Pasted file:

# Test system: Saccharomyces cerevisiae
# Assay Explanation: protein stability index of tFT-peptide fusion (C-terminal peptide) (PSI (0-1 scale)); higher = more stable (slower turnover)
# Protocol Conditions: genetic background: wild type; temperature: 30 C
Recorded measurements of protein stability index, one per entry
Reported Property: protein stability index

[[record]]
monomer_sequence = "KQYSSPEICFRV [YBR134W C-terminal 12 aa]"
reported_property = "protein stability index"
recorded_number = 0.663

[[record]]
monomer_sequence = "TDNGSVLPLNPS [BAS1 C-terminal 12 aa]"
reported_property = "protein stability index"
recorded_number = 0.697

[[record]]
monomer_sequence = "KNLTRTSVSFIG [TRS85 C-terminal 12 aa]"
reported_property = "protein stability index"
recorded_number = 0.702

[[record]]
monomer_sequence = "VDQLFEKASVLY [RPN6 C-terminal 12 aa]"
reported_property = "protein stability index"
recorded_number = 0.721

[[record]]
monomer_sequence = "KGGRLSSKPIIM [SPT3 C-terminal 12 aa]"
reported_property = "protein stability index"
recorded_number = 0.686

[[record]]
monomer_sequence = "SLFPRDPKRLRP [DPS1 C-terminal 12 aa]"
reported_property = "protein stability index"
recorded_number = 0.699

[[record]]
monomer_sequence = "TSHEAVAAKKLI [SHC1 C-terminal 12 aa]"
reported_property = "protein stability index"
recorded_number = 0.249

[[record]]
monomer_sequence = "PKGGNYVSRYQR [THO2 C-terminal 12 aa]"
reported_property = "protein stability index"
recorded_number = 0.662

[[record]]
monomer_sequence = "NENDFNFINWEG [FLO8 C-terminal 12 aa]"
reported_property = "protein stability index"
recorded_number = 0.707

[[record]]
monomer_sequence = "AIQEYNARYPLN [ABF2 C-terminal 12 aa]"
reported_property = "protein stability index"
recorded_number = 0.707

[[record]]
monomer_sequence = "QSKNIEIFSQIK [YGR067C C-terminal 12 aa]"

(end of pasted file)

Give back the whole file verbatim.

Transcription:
# Test system: Saccharomyces cerevisiae
# Assay Explanation: protein stability index of tFT-peptide fusion (C-terminal peptide) (PSI (0-1 scale)); higher = more stable (slower turnover)
# Protocol Conditions: genetic background: wild type; temperature: 30 C
Recorded measurements of protein stability index, one per entry
Reported Property: protein stability index

[[record]]
monomer_sequence = "KQYSSPEICFRV [YBR134W C-terminal 12 aa]"
reported_property = "protein stability index"
recorded_number = 0.663

[[record]]
monomer_sequence = "TDNGSVLPLNPS [BAS1 C-terminal 12 aa]"
reported_property = "protein stability index"
recorded_number = 0.697

[[record]]
monomer_sequence = "KNLTRTSVSFIG [TRS85 C-terminal 12 aa]"
reported_property = "protein stability index"
recorded_number = 0.702

[[record]]
monomer_sequence = "VDQLFEKASVLY [RPN6 C-terminal 12 aa]"
reported_property = "protein stability index"
recorded_number = 0.721

[[record]]
monomer_sequence = "KGGRLSSKPIIM [SPT3 C-terminal 12 aa]"
reported_property = "protein stability index"
recorded_number = 0.686

[[record]]
monomer_sequence = "SLFPRDPKRLRP [DPS1 C-terminal 12 aa]"
reported_property = "protein stability index"
recorded_number = 0.699

[[record]]
monomer_sequence = "TSHEAVAAKKLI [SHC1 C-terminal 12 aa]"
reported_property = "protein stability index"
recorded_number = 0.249

[[record]]
monomer_sequence = "PKGGNYVSRYQR [THO2 C-terminal 12 aa]"
reported_property = "protein stability index"
recorded_number = 0.662

[[record]]
monomer_sequence = "NENDFNFINWEG [FLO8 C-terminal 12 aa]"
reported_property = "protein stability index"
recorded_number = 0.707

[[record]]
monomer_sequence = "AIQEYNARYPLN [ABF2 C-terminal 12 aa]"
reported_property = "protein stability index"
recorded_number = 0.707

[[record]]
monomer_sequence = "QSKNIEIFSQIK [YGR067C C-terminal 12 aa]"